Humans are encroaching on an orangutan sanctuary in Indonesia (AP Photo/Natacha Pisarenko)
An orangutan named "Sandra" sits inside an enclosure at the former Buenos Aires Zoo in Argentina, Friday, July 1, 2016. The city government announced last week it will transform the city's zoo into an ecological park for a limited number of species, and begin with the transfer of birds of prey to natural reserves. Their plan to also transform the site into a conservation and research facility will take years while veterinarians decide which animals can be transferred to reserves, locally and abroad. But Sandra won’t be going with them. She’ll stay in a larger, better enclosure than the one she now endures, said Javier Goldschtein of Forest Bank Foundation, a member of the commission overseeing transformation of the zoo. (AP Photo/Natacha Pisarenko)

People are threatening the lifestyle of the orangutan in an unusual sanctuary in Indonesia, and animal activists are none too pleased.

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According to a conservation group, nearly a fifth of the forest on the Indonesian part of Borneo has been taken over by people, threatening the rehabilitation of orangutans in the region.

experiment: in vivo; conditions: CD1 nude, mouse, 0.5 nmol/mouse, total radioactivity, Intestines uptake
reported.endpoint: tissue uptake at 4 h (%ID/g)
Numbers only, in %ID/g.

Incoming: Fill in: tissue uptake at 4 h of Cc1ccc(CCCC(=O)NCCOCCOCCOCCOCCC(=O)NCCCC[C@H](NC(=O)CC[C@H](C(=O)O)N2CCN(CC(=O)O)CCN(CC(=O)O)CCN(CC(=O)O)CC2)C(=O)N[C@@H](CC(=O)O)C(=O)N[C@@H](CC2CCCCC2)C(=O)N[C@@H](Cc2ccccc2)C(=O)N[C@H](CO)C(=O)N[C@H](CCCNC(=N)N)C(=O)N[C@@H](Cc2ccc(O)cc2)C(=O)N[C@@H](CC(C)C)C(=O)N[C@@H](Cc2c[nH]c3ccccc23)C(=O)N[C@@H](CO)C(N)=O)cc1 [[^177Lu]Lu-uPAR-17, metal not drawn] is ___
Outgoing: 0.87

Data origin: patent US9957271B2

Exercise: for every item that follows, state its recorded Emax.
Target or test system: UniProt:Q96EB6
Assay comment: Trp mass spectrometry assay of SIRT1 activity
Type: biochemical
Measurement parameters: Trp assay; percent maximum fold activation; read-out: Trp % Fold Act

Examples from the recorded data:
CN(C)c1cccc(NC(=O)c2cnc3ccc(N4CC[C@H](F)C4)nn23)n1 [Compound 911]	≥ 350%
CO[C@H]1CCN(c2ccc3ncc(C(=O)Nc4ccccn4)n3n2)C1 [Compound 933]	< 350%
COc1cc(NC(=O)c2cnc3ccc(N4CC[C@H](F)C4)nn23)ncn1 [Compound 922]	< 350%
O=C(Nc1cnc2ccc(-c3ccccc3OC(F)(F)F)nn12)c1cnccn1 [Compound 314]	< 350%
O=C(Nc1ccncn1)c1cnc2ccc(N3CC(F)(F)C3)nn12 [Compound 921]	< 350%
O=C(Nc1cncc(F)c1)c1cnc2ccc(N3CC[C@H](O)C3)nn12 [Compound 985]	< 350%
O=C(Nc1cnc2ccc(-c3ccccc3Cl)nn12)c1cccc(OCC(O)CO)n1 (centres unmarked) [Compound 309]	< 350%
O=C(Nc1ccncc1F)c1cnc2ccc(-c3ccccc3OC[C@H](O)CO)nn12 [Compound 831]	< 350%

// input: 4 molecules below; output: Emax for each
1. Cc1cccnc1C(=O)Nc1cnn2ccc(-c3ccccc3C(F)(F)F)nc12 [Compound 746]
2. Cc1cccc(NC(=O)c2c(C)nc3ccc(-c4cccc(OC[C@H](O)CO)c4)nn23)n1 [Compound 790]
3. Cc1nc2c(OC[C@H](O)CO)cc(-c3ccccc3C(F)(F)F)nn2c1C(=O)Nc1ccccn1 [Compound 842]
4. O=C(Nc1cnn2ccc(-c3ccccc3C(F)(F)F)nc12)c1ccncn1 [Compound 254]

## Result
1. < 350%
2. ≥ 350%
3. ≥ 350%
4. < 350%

The group says the increase in crops being planted, as well as trees being cut down, is having an adverse effect on the primates.

Borneo Orangutan Survival Foundation spokesman Nico Hermanu says nearly 840 acres of the sanctuary have been encroached upon. That’s where more than 20 orangutans live semi-independently, learning the skills they need for survival.

The foundation bought the land for the 4,571-acre sanctuary from locals over several years and restored its forest. It now cares for 170 orangutans overall.

Hermanu said the foundation told the residents they were encroaching on the Samboja Lestari sanctuary, “But their activities keep continuing.”

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As for now, local police are not interested in prosecuting and instead are recommending talks between the two groups.

Anna Caplan

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